MC Ren takes over the track next, but his verse is the musical equivalent of Barbaro at the Preakness Stakes. Ren essentially recapitulates Ice Cube’s more powerful verse but lacks the intense delivery. He even mentions the AK again. Has Ren never heard of the Tech-9? Or is N.W.A. a front for Marixist Nicarauguin guerillas obtaining arms from the Soviet Union? Given the small possibility of that, the only interesting thing about MC Ren’s verse is that he mentions his fondness for carnal pleasures in addition to killing.

Eazy-E, given his fame at the time, bats clean-up. There has been much discussion of the fact that Ice Cube wrote about 50% of the album and helped Eazy-E substantially. This makes sense considering Ice Cube’s subsequent success after he left the group over royalty disputes, and the fact that N.W.A. never produced anything as good as “Straight Outta Compton.” The problem is that Eazy-E is just not very imposing. He has a nasal voice and a Lilliputian stature. It  actually sounds like Dre just turned up the pitch on Eazy’s mike. So when Eazy tells you he’s “dangerous,” you likely respond, “that’s cute, but isn’t it past your bedtime, young man?

The stand out part of his rap comes when he discusses racial profiling on the part of the police, a topic the song’s video explores further. Eazy describes the police’s incursion into Compton:

I see a mother [expletive deleted] cop I don’t dodge him
But I’m smart, lay low, creep a while
And when I see a punk pass, I smile
To me it’s kinda funny, the attitude showin a nigga drivin
but don’t know where the [expletive deleted] he’s going, just rollin
lookin for the one they call Eazy

The other cherry line from the verse is this one, “[Eazy-E is] is a brotha that’ll smother yo’ mother and make ya sister think I love her.” Fantastic. Only the brilliance of this line is betrayed by the fact that Eazy finishes his rap by rhyming “smother” and “mother” a second time.

Gangsta rap increased in popularity throughout the early nineties.After some high profile deaths (Notorious B.I.G., Tupac Shakur), the incarceration of Suge Knight, the CEO of gangsta rap titan Death Row Records, and endless protests from the likes of Charlton Heston (see the “Cop Killer” controversy) the reign of the glorification of street violence seemed to come to an end. Rappers are still fascinated with weapons an illegal activity, but the raw anger and energy that was there is now gone. So T.I. may threaten a snitch, but you know he won’t really kill you. Rappers have bodyguards to do their dirty work now.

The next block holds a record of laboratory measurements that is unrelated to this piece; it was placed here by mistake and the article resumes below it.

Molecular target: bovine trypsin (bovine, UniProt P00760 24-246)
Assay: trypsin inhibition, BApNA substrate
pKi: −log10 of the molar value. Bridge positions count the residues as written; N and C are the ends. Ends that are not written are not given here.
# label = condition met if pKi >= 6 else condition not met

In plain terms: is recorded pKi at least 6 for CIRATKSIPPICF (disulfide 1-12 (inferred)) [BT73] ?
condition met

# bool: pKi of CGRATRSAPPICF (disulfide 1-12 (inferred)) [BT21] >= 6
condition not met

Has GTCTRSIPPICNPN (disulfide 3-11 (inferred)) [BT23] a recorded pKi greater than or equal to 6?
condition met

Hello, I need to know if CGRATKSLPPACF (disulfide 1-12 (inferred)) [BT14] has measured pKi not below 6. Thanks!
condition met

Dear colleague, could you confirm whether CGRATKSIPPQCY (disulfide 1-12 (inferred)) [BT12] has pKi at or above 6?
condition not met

-Michael E. van Landingham



  1. Well, Michael, ladies, they pay homage, but haters say Dre fell off. How? His last album was “The Chronic.” They want to know if he still got it. They say rap’s changed, they want to know how he feels about it. If you ain’t up on things, Dr. Dre is the name, he’s ahead of his game. Still puffing his leafs, still with the beats. Still not loving police. Still rocking his khakis with a cuff in the crease. Still got love for the streets, repping 213. Still the beat bangs, still doing his thang. Since he left ain’t too much changed. Still.

    Comment by Keith Staples — May 1, 2009 @ 10:59 am

  2. Yes, Keith. It looks like I forgot the Fifth Law of Hip-Hop: the amount of gibberish one speaks is directly proportional to the amount one forgot about Dre. Hence why this whole post is near incomprehensible. A graphical representation of this fact:

    Comment by Michael E. van Landingham — May 2, 2009 @ 1:39 pm

  3. […] is easily my favorite song from the album. It is hard-hitting, gritty, and real, much like “Straight Outta Compton.” Rather than dealing with money, cash, and hoes as Jay-Z had on 1998’s Hard Knock […]

    Pingback by No Two Things Are Alike: 99 Problems « Plumb Lines — May 18, 2009 @ 10:39 am

  4. […] tackle this pitiful attempt at hip-hop conservatism since I enjoy constructing discourses on the issue and because part of the writers on this site care about […]

    Pingback by No Two Things Are Alike Bonus Round: The Young Con Anthem « Plumb Lines — May 29, 2009 @ 5:00 pm